Small business taxes: The tax rate on Arizona small business taxable income in reduced to 2.5% beginning with 2023 (previously was 2.8%).

Bills not yet passed, but still being considered: 

Requirement to Accept Cash: As originally written, this bill would have required any business with an office in Arizona to accept cash for payment unless they had a written contract with a customer stating the type of payment they would accept. This would have meant that if about 20 to 30 guests came in on a Friday and all paid for one month in cash, a manager could be holding over $10,000 in cash over the weekend. When you go to deposit over $10.000 cash, there is paperwork to be completed at the bank. Luckily many of different businesses fought this and, if it passes, the bill presently states you only have to accept up to $100 in cash for any transaction.


RVIC + ICOA Blocks Bill, Saves Campgrounds Money 
The Indiana General Assembly wrapped up its legislative session Friday, April 28.  HB 1645 was a utility receipt tax on the provision of water utility services, and a corresponding use tax on the consumption of water utility services.  This would have applied to campgrounds and manufactured home communities.  RVIC +ICOA was able to stop the bill from getting a hearing in the House Ways & Means Committee, which killed the bill for the 2023 legislative session.
Maine (MECOA)

5/25/23 Legislative Update – Deb Hart MECOA Lobbyist 

LD 24 (SP 16), An Act to Prohibit Open Burning Under a Red Flag Warning and Regulate Recreational Campfires

The legislation defines a ‘Red Flag Warning’ and prohibits the director from issuing a permit or other permission for open burning when such a warning is in effect. The bill also defines a ‘recreational campfire’ and makes clear it includes a residential fire contained within an outdoor fireplace. It further provides that a person who kindles or uses such a campfire may not allow it to exceed 3 feet in diameter on the ground or at its base of the fire or 3 feet in height.

MECOA worked with the Maine Forest Service to identify ways to address specific concerns of MECOA prior to the bill having a public hearing.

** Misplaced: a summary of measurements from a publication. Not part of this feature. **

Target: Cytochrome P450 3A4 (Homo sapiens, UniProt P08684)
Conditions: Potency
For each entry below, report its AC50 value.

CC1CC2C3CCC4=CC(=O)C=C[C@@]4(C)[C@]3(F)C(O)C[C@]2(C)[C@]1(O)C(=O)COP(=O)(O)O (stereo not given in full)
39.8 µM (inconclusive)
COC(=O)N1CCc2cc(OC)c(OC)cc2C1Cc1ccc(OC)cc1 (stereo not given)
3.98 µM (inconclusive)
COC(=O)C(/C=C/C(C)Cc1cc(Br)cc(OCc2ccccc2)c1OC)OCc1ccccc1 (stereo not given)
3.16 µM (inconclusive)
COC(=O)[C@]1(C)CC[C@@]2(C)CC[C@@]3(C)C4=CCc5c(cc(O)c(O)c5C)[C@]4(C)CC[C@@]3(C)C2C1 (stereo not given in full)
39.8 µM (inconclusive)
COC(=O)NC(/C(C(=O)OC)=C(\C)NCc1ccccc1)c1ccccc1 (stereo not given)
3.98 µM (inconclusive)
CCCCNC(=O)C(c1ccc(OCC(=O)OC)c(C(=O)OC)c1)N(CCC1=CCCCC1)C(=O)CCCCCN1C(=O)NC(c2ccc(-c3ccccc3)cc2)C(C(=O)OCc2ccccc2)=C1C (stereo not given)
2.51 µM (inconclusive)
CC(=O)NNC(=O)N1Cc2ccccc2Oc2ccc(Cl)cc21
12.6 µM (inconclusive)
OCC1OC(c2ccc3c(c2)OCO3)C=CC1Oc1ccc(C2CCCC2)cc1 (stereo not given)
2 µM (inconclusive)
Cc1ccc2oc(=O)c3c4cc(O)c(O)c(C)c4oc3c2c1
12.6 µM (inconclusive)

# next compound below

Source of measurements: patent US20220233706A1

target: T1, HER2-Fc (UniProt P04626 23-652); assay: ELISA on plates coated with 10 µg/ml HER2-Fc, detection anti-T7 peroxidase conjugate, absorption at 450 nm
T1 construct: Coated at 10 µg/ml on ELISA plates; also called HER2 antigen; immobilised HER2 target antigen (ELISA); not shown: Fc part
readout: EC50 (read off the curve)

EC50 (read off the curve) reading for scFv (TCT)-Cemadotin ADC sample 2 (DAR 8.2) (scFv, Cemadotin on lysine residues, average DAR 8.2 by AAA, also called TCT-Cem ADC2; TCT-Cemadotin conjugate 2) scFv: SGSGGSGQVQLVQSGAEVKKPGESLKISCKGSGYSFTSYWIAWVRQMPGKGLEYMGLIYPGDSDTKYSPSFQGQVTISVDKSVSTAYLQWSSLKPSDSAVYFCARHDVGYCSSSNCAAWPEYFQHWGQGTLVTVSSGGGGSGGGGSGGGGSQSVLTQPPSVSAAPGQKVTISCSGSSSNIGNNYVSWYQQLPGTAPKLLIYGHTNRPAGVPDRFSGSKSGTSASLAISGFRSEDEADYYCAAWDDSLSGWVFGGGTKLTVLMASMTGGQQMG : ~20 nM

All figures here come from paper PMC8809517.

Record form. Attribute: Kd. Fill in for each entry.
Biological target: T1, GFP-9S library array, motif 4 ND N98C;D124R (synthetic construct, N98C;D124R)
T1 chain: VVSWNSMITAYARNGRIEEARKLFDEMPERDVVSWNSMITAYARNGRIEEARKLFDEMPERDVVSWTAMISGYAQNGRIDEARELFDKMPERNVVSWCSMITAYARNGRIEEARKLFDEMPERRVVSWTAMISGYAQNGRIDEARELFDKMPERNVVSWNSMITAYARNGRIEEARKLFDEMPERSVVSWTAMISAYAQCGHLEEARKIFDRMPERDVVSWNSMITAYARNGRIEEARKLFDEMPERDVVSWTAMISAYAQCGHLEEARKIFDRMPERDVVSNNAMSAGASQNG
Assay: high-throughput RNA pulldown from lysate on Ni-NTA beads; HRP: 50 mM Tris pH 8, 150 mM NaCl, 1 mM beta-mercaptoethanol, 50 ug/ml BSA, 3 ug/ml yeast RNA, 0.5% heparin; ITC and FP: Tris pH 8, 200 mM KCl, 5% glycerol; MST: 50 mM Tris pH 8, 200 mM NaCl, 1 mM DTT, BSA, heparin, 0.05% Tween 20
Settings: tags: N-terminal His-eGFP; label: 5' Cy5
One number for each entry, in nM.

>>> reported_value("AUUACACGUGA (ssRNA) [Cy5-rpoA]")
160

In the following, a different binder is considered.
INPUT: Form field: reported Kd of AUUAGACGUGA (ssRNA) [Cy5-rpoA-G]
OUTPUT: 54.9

PUBLIC LAW Chapter 56, signed by the Governor on May 8, 2023

LD 53 (HP 28), An Act to Ensure Accountability for Workplace Harassment and Assault by Removing Intentional Acts and Omissions from Workers’ Compensation Exemptions.

Currently employers are immune from certain actions under the Workers’ Comp system. This bill would remove the exemptions for an intentional act or omission.

P/H. 2/16/23

W/S. 4/4/23                             Divided Report

LD 281, An Act to Require Ski Area Safety Plans and Reporting

This bill sets up an aggressive ski area safety and reporting mechanism relative to death or injuries. It requires a ski area to annually create a safety plan for the ski area and make that plan accessible to the public. MECOA was asked to weigh in as they did in the past as part of the Maine Tourism Alliance.

P/H. 3/10/23

W/S. 3/10/23

Voted Ought Not to Pass 4/5/23



Kansas (KPOA)

A long desired and exciting development is that KPOA now has a Legislative Affairs Committee (LAC). This is a grassroots effort to improve protections or rights for Kansas’ privately owned outdoor hospitality businesses. This committee of five members will monitor the bills and outline KPOA’s position statement when necessary. They also hope to gain sponsors for two bills the members have requested: ejection of a guest, and immunity from inherent risks of camping. As a grassroots effort, this committee will call upon all park members when its time to garner support for our positions as hearings draw near. Additionally, Kelly McKenzie (Abilene) and Aaron Dreher (Hays) are now assisting KPOA as delegates to the Travel Industry Association of Kansas (TIAK), the organization which focuses on advocacy for the tourism sector. The next legislative session begins on the second Monday in January (1/8/2024).

South Dakota (SDCOA)